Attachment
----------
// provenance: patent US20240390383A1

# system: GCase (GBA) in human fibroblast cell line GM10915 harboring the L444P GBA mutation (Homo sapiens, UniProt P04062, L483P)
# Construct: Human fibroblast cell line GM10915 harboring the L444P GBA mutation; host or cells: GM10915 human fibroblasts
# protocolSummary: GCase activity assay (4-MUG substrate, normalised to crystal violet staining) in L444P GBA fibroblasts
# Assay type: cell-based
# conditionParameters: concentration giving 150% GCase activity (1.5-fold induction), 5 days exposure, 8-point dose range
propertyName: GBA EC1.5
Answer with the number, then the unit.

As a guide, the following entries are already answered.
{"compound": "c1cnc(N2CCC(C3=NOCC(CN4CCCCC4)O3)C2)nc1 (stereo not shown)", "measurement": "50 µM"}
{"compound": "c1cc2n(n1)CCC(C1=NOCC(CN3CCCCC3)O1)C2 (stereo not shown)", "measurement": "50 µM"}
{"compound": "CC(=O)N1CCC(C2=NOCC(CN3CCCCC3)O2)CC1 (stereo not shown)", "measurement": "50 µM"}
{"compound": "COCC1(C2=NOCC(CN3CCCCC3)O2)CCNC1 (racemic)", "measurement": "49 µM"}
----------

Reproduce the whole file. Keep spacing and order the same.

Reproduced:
// provenance: patent US20240390383A1

# system: GCase (GBA) in human fibroblast cell line GM10915 harboring the L444P GBA mutation (Homo sapiens, UniProt P04062, L483P)
# Construct: Human fibroblast cell line GM10915 harboring the L444P GBA mutation; host or cells: GM10915 human fibroblasts
# protocolSummary: GCase activity assay (4-MUG substrate, normalised to crystal violet staining) in L444P GBA fibroblasts
# Assay type: cell-based
# conditionParameters: concentration giving 150% GCase activity (1.5-fold induction), 5 days exposure, 8-point dose range
propertyName: GBA EC1.5
Answer with the number, then the unit.

As a guide, the following entries are already answered.
{"compound": "c1cnc(N2CCC(C3=NOCC(CN4CCCCC4)O3)C2)nc1 (stereo not shown)", "measurement": "50 µM"}
{"compound": "c1cc2n(n1)CCC(C1=NOCC(CN3CCCCC3)O1)C2 (stereo not shown)", "measurement": "50 µM"}
{"compound": "CC(=O)N1CCC(C2=NOCC(CN3CCCCC3)O2)CC1 (stereo not shown)", "measurement": "50 µM"}
{"compound": "COCC1(C2=NOCC(CN3CCCCC3)O2)CCNC1 (racemic)", "measurement": "49 µM"}